Corinne Heyning Laverty

Corinne Heyning Laverty

The Santa Barbara Maritime Museum (SBMM) will present a Zoom webinar by Corinne Heyning Laverty discussing her book “North America’s Galapagos The Historic Channel Islands Biological Survey.” The free talk will be at 7 p.m. Thursday, Aug. 20; registration is required at https://sbmm.org/santa-barbara-events/ or 805-456-8747.

Laverty is a research associate and fellow at the Natural History Museum, Los Angeles County, and associate of the Santa Cruz Island Foundation.

“North America’s Galapagos: The Historic Channel Islands Biological Survey” recounts the story of a group of researchers, naturalists, adventurers, cooks, immigrants, and scientifically curious teenagers who came together in the late 1930s to embark upon a series of ambitious expeditions never before, or since, attempted.

Their mission: To piece together the broken shards of the Channel Islands’ history and evolution. California’s eight Channel Islands, sometimes called North America’s Galapagos, each support unique ecosystems with varied flora and fauna and differing human histories.

The 33 men and women who set out to explore the islands hoped to make numerous discoveries that would go down in history along with their names.

More than 80 years ago, a lack of funds and a dearth of qualified personnel dogged the pre-World War II expeditions; but it was only after America entered the war and the researchers were stranded on one of the islands that the survey was aborted, their work left for future scientists to complete.

This untold saga of adventure and discovery is juxtaposed against the fresh successes of a new generation of Channel Island scholars, and attempts to unravel the answer to the age-old question: how and when were the Americas populated?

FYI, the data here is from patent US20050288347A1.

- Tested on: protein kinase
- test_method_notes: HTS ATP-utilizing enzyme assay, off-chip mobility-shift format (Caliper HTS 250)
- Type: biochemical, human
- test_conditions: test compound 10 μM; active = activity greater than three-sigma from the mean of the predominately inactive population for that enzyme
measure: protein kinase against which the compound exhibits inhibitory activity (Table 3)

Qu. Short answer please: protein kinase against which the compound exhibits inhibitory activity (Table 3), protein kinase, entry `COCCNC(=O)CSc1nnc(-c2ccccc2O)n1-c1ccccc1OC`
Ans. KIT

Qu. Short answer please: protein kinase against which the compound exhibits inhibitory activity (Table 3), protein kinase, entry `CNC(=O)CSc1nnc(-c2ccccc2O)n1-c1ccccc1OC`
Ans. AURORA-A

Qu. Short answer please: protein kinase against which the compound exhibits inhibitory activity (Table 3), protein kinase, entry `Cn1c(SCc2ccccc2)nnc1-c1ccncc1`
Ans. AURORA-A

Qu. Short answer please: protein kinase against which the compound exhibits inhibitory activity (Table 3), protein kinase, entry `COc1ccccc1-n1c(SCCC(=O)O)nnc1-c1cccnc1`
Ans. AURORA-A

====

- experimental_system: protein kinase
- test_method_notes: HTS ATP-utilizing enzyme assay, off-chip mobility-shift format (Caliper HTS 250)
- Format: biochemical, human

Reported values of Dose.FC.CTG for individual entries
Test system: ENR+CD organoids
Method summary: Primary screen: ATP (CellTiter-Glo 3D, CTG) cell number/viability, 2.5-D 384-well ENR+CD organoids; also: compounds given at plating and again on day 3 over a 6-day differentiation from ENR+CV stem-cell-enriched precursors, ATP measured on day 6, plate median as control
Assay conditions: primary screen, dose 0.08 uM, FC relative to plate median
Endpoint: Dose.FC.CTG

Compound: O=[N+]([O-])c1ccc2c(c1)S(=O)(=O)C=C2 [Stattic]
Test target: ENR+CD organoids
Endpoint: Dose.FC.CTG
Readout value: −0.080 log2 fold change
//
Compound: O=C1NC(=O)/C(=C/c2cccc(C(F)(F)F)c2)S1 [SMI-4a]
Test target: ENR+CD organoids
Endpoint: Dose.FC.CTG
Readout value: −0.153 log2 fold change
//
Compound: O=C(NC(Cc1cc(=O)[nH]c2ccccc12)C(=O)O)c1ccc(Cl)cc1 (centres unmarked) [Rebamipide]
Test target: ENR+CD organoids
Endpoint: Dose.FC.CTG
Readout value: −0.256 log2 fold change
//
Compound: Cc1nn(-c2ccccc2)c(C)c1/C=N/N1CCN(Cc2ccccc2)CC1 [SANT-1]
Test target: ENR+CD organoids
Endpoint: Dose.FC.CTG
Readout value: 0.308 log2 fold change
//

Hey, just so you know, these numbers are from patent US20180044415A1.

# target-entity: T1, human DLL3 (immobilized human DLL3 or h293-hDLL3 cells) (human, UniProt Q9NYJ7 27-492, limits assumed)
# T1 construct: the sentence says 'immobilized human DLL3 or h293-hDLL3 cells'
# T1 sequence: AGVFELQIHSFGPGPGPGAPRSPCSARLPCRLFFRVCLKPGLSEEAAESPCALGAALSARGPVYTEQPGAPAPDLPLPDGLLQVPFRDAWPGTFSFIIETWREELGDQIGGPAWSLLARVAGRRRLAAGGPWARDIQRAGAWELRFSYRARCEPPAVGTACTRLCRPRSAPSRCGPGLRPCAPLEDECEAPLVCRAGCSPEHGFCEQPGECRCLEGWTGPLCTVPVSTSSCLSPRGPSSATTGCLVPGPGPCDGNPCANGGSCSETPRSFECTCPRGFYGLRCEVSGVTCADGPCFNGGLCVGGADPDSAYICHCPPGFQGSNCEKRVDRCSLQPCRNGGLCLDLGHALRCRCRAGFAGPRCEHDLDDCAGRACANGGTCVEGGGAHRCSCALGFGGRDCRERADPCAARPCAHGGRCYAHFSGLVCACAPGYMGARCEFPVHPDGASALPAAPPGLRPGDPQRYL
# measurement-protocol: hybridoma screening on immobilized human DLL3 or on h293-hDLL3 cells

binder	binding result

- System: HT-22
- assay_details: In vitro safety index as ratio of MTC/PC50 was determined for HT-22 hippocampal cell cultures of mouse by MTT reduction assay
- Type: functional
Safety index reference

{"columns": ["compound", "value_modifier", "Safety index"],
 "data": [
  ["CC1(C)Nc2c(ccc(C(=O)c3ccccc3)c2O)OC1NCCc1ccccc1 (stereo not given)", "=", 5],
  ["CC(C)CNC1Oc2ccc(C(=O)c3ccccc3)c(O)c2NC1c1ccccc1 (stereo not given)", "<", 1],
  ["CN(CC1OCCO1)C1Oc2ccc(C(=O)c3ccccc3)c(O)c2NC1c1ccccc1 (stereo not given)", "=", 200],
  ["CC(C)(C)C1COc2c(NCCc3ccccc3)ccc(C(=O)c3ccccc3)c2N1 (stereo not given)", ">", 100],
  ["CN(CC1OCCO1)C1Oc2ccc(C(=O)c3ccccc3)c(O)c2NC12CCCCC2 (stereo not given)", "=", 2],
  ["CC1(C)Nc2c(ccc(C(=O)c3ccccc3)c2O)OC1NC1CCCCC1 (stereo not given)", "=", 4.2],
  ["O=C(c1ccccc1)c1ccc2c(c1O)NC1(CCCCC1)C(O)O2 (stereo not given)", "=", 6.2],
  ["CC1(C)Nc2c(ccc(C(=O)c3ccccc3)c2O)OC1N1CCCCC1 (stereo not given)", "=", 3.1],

Laverty will present a slide show featuring historic photographs of California’s eight Channel Islands and the pre-World War II scientific expeditions that went out to them. Her discussion will highlight not only the beauty of the islands, but the unique animals and plants that live nowhere else on the planet.

She will introduce the scientists who dared to do what no one before or since has done, and conclude with a synopsis of what was accomplished and what happened to them the day the Pearl Harbor bombing stranded them on an island in the Pacific Ocean.

Laverty holds a bachelor of science in business from the University of Virginia, and an MBA from the University of Southern California. She spent more than 25 years of her career in banking and finance, holding positions as director, senior vice president and vice president in numerous bank departments including treasury, risk management, venture capital, lending, and syndications.

Laverty has served on the Board of Directors of the Aquarium of the Pacific; as vice chair, Marine Conservation Research Institute; president of the American Cetacean Society Los Angeles Chapter; member, National Board of Directors of the American Cetacean Society; and founding editor of Algalita Marine Institutes’ online newsletter.

She is one of only 229 members of the All Eight Club, composed of the people who have set foot on all eight Channel Islands. She has been published in “Western North American Naturalist,” “Lonely Planet,” “Eco Traveler,” “Whale Watcher” and “Pacific Currents.”

To get the most out of the lecture, SBMM suggests participants read Laverty’s book before her lecture. The book is available through the University of Utah Press website. At checkout, use the promotional code VIRTUALISLANDS after adding both the hard copy and e-book to receive free shipping and both versions for the price of one.

Visit the author’s website: https://www.channelislandscalifornia.com/.

For more about SBMM, visit sbmm.org or call 805-962-8404.